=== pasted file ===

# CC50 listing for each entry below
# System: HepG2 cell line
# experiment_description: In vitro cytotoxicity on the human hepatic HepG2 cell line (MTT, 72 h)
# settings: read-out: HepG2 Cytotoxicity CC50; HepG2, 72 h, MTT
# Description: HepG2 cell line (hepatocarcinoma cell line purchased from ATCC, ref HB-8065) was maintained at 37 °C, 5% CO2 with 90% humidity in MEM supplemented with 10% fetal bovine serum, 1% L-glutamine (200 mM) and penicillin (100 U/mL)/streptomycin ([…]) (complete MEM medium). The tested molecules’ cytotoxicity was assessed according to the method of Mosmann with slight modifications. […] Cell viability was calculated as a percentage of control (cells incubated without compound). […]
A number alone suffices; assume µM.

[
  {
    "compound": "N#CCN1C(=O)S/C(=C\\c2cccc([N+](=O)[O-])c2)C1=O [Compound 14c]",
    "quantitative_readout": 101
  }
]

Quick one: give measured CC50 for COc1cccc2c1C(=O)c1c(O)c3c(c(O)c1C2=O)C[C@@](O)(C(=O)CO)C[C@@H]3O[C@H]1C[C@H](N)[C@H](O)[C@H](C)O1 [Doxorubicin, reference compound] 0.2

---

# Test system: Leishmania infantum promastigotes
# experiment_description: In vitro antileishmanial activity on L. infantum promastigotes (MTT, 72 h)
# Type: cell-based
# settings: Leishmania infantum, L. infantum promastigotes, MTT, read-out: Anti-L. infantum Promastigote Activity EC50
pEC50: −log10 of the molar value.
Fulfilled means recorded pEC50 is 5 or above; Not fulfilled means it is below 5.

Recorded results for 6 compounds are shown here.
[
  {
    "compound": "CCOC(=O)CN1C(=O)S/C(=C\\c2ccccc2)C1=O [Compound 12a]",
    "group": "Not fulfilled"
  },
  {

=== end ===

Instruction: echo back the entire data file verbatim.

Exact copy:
# CC50 listing for each entry below
# System: HepG2 cell line
# experiment_description: In vitro cytotoxicity on the human hepatic HepG2 cell line (MTT, 72 h)
# settings: read-out: HepG2 Cytotoxicity CC50; HepG2, 72 h, MTT
# Description: HepG2 cell line (hepatocarcinoma cell line purchased from ATCC, ref HB-8065) was maintained at 37 °C, 5% CO2 with 90% humidity in MEM supplemented with 10% fetal bovine serum, 1% L-glutamine (200 mM) and penicillin (100 U/mL)/streptomycin ([…]) (complete MEM medium). The tested molecules’ cytotoxicity was assessed according to the method of Mosmann with slight modifications. […] Cell viability was calculated as a percentage of control (cells incubated without compound). […]
A number alone suffices; assume µM.

[
  {
    "compound": "N#CCN1C(=O)S/C(=C\\c2cccc([N+](=O)[O-])c2)C1=O [Compound 14c]",
    "quantitative_readout": 101
  }
]

Quick one: give measured CC50 for COc1cccc2c1C(=O)c1c(O)c3c(c(O)c1C2=O)C[C@@](O)(C(=O)CO)C[C@@H]3O[C@H]1C[C@H](N)[C@H](O)[C@H](C)O1 [Doxorubicin, reference compound] 0.2

---

# Test system: Leishmania infantum promastigotes
# experiment_description: In vitro antileishmanial activity on L. infantum promastigotes (MTT, 72 h)
# Type: cell-based
# settings: Leishmania infantum, L. infantum promastigotes, MTT, read-out: Anti-L. infantum Promastigote Activity EC50
pEC50: −log10 of the molar value.
Fulfilled means recorded pEC50 is 5 or above; Not fulfilled means it is below 5.

Recorded results for 6 compounds are shown here.
[
  {
    "compound": "CCOC(=O)CN1C(=O)S/C(=C\\c2ccccc2)C1=O [Compound 12a]",
    "group": "Not fulfilled"
  },
  {